To mark International Women’s Day, FOCUS is profiling female business leaders in the UK and China to hear their tips on correcting gender imbalance and discover how they got to where they are today. Here, Robynne Tindall speaks to founder and cultural curator Noxolo Bhengu
Noxolo Bhengu is the founder and creative director of Ndawo Afrika, a culture curation and events company. She is a trained actress, writer and director who graduated from the University of Cape Town. Noxolo founded LWuD Theatre (Love What You Do) and she is currently running it in Shanghai, where she has lived for five years, with plans for expansion to different cities in China. LWuD Theatre lends itself as an incubation centre for new playwrights, producing 90% original plays and 10% classical plays. LWuD Theatre also provides industrial theatre workshops for companies as well as cultural workshops, creative drama and ACA (After School Activity) programs at various international and bilingual schools in Shanghai.
What inspired you to get into your current industry?
As an artist and an entrepreneur running a cultural, catering and events company, as well as a theatre company, it was of paramount importance for me to live a life that reflected all of my passions and equally held space for all of them.
Have you ever experienced a tough time that made you want to give up?
All the time! The tough experiences are numerous and never-ending. They range from project management challenges to creative problem solving, as well as being overlooked in certain rooms as a woman of colour.
You can no longer ask for a seat at the table — grab your chair, carve your own table and build from there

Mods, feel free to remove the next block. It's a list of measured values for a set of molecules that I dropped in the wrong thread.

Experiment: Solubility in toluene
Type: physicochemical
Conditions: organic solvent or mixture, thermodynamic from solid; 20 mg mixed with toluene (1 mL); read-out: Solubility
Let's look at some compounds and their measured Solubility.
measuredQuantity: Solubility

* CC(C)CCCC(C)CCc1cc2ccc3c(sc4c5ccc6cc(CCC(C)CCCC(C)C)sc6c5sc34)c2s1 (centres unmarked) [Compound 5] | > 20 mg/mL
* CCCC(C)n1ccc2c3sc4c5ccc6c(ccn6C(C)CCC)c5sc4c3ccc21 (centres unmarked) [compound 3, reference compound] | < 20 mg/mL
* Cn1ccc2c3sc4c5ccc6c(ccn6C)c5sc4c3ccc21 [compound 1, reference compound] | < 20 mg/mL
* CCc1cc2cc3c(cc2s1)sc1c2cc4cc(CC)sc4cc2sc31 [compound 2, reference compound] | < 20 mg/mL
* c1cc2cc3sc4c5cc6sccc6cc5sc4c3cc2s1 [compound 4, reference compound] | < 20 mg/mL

How important is it to have a role model or mentor? Who is your role model?
We are constantly learning and evolving. Therefore, it’s quite important to have relatable individuals or organisations that model who we are, what we’re cultivating, and our core values. I sample inspiration from a lot of people. From leaders, artists, my partner, family, friends and strangers that I meet along the way.
What resources have helped you to achieve more and get further in your industry?
I am influenced by several books, however, Daring Greatly and Rising Strong by Brené Brown have been the most transformational. I read them every year and their impact has been deeply engraved in my life choices and who I choose to be every day.
What does a typical day at work look like for you?
How my days pan out is often determined by the goals set and the projects that I have for that week. Some days are dedicated to writing, on others, you can find me running private creative workshops and theatre programs in several international schools and companies. The weekends are dedicated to cultural and catering events.
What is one thing people can do at work to help eliminate gender bias in the workplace?
Recognise that it exists, that it’s systemic, and hold space for transparent dialogue that will encourage resolutions. Like all forms of discrimination, gender bias is embedded in company cultures so often that, it doesn’t even occur to those that benefit from it. Companies should provide training on unconscious bias, promote a culture of meritocracy, have clearer policies on discrimination and implement gender-neutral recruitment processes.
If you could sum up your best bit of business advice in one sentence, what would it be?
You can no longer ask for a seat at the table — grab your chair, carve your own table and build from there. The world is laden with infinite possibilities.